"This is a shell game," Laws said. "They say I refused to do my assessment. They wanted it in writing that I refused to program. I would not."

In an email, Commissioner of Corrections Andy Pallito declined to discuss Laws' treatment status, citing federal privacy laws. "I can say that Mr. Laws was given the same access to our programs as all people within our custody are given," Pallito wrote. "Each program that we run, however, has certain requirements that an individual has to adhere to for successful participation and completion. I will say that the overwhelming majority of people participate and complete these programs during their custody with the DOC."

The program, which takes several months to complete, involves both group and one-on-one counseling designed to prevent subjects from reoffending. Had Laws been treated, he might have been released early on parole and avoided public notification.

Laws also said that the DOC offered him early release if he'd abandon his initial plan to move to Washington County. "I hope you understand the publicity that will surround your scheduled release," DOC official Darryl Graham wrote to Laws in June 2013. "Just a thought, have you considered relocating in another county in Vermont or possibly to another state?"

DOC records portray Laws as having a troubled life: abused as a child growing up in Chittenden County towns, placed in foster care, later convicted of crimes including DUI, marijuana possession and simple assault. Although he held jobs sporadically as a dishwasher and builder, he also had problems related to alcohol.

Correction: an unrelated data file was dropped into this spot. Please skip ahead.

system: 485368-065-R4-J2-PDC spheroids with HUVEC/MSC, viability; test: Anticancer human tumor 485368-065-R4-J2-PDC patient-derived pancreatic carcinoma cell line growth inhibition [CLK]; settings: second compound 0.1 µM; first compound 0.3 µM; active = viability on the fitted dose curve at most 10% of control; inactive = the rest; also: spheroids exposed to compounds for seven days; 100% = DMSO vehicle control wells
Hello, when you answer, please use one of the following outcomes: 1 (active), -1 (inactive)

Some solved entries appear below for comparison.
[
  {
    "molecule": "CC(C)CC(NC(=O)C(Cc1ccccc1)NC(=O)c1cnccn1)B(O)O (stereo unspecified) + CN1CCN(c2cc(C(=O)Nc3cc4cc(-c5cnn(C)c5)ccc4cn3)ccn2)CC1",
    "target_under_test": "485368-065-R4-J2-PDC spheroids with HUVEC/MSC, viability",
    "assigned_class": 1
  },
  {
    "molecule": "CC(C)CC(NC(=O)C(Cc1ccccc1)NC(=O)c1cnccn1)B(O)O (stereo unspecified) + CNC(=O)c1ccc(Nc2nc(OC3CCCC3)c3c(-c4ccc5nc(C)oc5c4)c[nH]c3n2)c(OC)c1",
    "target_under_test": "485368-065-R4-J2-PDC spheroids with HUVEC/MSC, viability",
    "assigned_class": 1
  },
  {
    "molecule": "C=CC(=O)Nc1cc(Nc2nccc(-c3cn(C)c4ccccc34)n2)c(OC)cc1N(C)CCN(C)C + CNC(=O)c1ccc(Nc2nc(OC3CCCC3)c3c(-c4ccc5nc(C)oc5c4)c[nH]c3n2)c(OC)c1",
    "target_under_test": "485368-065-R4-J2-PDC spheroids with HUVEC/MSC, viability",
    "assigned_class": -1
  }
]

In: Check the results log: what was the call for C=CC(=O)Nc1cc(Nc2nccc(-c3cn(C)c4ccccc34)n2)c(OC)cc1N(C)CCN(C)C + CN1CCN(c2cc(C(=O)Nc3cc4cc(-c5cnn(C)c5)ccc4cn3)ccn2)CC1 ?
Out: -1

Authorities paint a grisly picture of what happened on a June night in 1992. Laws, then 27, came on to a woman inside the Mad Mountain Tavern in Waitsfield, but she rebuffed his advances. Later that night, he punctured her tires. When she tried to drive home, she was forced to pull over down the road from the tavern. Laws, who had followed her, offered to help. He then raped her in his car and beat her with a tire iron, fracturing her skull to the point of near death.

In a plea agreement, Laws was sentenced to what amounted to 23 years. He served every day of all 23, the DOC says, because he refused to undergo sex-offender treatment.

Now on the outside, Laws faces multiple restrictions. To keep him from contacting the victim, who lives in the Mad River Valley, the towns of Warren, Waitsfield and Fayston obtained court orders barring Laws from crossing their borders.

Nearly a dozen businesses in downtown Barre, including bars, a candy store and a jewelry store, have taken out no-trespass orders against Laws. If he enters any of those establishments, he could be arrested.